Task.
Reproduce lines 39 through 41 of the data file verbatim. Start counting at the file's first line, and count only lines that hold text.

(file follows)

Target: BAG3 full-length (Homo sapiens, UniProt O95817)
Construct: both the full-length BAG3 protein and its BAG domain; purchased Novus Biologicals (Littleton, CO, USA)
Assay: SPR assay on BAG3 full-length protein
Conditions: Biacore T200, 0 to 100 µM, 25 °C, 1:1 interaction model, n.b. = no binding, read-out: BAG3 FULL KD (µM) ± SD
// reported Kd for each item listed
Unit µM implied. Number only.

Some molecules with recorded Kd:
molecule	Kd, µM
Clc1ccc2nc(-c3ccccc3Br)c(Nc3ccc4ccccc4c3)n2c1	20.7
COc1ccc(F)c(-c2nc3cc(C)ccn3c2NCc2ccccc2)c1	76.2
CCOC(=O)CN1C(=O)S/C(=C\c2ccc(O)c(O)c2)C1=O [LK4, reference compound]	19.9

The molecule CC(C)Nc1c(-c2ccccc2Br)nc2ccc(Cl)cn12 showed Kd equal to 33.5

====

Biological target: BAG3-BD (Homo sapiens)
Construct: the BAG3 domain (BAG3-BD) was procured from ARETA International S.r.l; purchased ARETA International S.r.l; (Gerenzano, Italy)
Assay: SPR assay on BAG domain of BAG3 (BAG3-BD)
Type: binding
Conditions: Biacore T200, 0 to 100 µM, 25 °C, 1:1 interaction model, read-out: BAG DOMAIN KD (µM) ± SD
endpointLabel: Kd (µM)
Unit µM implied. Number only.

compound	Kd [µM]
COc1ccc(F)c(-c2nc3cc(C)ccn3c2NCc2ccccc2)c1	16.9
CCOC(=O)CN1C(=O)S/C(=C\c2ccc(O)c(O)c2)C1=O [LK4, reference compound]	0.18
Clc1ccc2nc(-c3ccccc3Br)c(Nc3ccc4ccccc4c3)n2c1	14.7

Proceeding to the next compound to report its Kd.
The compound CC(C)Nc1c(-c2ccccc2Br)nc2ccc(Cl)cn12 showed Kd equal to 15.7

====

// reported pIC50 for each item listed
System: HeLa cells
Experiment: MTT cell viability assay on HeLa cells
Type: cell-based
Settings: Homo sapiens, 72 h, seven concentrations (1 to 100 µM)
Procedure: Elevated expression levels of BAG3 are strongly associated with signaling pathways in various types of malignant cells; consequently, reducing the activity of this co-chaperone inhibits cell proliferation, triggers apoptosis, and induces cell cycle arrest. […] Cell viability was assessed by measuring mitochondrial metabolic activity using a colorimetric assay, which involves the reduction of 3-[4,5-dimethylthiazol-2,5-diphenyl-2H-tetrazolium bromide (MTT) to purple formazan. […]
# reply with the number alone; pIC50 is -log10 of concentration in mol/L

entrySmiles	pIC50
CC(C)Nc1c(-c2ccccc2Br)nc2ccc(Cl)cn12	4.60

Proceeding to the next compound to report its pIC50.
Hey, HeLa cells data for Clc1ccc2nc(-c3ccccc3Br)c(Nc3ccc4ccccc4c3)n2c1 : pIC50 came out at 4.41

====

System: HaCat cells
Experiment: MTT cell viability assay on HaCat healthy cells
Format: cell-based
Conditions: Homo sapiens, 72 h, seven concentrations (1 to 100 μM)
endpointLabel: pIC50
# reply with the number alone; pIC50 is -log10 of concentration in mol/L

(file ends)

====

System: HaCat cells
Experiment: MTT cell viability assay on HaCat healthy cells